The Data Steward And The Pain

Identifying Data Stewards Data Governance Data Owners

While researching for my Data Governance fairy story blogs, I enlisted the help of one of my god daughters and when riffling through one of her fairy tale books I came across a story for which it is easy to see the analogy with the real world activity of identifying the correct people to be Data Stewards or Data Owners. Anyone who has tried to do this knows that it is rarely an easy task. When reading the Princess and The Pea, by Hans Christian Andersen, I was struck as to how the solution to the problem is the same. It’s all a question of sensitivity….

For those of you who have forgotten the story (or have never come across it before) the premise of the story is as follows (summarised from Wikipedia):

A prince wants to marry a princess, but is having difficulty finding a suitable wife. Something is always wrong with those he meets, and he cannot be certain they are real princesses. One stormy night a young woman drenched with rain seeks shelter in the prince's castle. She claims to be a princess, so the prince's mother decides to test their unexpected guest by placing a pea in the bed she is offered for the night, covered by 20 mattresses and 20 featherbeds. In the morning the guest tells her hosts that she endured a sleepless night, kept awake by something hard in the bed; which she is certain has bruised her. The prince rejoices. Only a real princess would have the sensitivity to feel a pea through such a quantity of bedding. The two are married.

This story has been retold many times with additional details added to the original. In many versions there is a list of identifying characteristics of real princesses and these are embodied in the "real princess test":

 A real princess must possess:

- Politeness to one and all

- Kindness to rich and poor

- Very sensitive skin 

 

In the story it is very hard to find a true princess, but easy to identify imposters because it is very easy to act the first two characteristics but hard to fake the third. This is not too dissimilar to finding the correct data steward with the test to find a true data steward reading something like this:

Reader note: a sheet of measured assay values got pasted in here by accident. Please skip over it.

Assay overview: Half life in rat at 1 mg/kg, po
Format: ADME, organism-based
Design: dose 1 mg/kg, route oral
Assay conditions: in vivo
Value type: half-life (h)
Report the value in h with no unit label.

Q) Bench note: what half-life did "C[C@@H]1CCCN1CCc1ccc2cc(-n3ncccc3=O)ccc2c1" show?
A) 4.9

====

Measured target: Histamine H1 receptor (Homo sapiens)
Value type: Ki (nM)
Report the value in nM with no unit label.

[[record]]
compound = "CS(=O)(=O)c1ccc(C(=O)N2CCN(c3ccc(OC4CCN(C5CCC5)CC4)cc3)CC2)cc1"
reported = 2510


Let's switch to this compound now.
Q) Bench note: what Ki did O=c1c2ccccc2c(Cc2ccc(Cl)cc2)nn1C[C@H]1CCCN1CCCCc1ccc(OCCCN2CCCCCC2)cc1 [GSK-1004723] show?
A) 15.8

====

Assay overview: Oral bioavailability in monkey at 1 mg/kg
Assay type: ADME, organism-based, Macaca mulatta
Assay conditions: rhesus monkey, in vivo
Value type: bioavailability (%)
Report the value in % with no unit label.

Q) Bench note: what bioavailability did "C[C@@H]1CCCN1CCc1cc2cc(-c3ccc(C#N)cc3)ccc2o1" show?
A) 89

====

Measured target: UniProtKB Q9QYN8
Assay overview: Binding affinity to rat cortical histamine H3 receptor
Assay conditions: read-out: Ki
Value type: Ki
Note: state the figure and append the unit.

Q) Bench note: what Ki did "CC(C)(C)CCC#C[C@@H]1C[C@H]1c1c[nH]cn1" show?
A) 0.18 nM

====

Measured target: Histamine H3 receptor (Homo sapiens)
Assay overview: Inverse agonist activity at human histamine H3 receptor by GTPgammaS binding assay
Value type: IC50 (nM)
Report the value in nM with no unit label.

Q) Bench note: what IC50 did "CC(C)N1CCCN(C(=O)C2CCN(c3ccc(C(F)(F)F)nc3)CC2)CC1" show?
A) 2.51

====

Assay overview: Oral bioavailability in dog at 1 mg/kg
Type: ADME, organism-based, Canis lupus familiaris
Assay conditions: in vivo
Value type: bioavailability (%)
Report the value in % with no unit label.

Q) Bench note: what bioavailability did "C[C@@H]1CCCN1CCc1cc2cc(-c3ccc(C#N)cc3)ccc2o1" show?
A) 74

A Data Steward must:

  • Be a subject matter expert for the data in question
  • Have the authority to make changes to that data
  • Feel the pain if the that data is wrong or of poor quality 

There may be many people in your organisation who have varying degrees of knowledge about various subsets of data. Many people may believe that they can (and do) change the data (and that is certainly true before a data governance framework has been implemented), but if you don’t feel the pain if that is data wrong – do you really care about fixing it?

Many people make the mistake of assuming that “IT” should own the data since it resides on systems which they provide – but they have no interest in what the data is, they build and support systems to meet business requirements. Alternatively there is a widely held view that data stewardship should reside within the area that captures the data. Depending on how your company operates, this could work well but you also may find that the people who capture the data have no understanding of actually what the data is used for. If this is the case they are unlikely to have an appreciation of the impact of capturing data incorrectly.

However, if you find the person who is sensitive to poor quality data (for example, in my experience the Marketing Department rarely capture customer contact details, but have the most problems when customer emails and telephone numbers are missing or incorrect) they are usually the correct person to be a Data Steward.

With my pragmatic hat on, I have to say that this Data Steward test is not infallible and is not true one hundred percent of the time, but the vast majority of the time you will find that in your quest to find Data Stewards it’s all a matter of sensitivity.

So remember when talking to potential Data Stewards to ask if they feel the pain!

 

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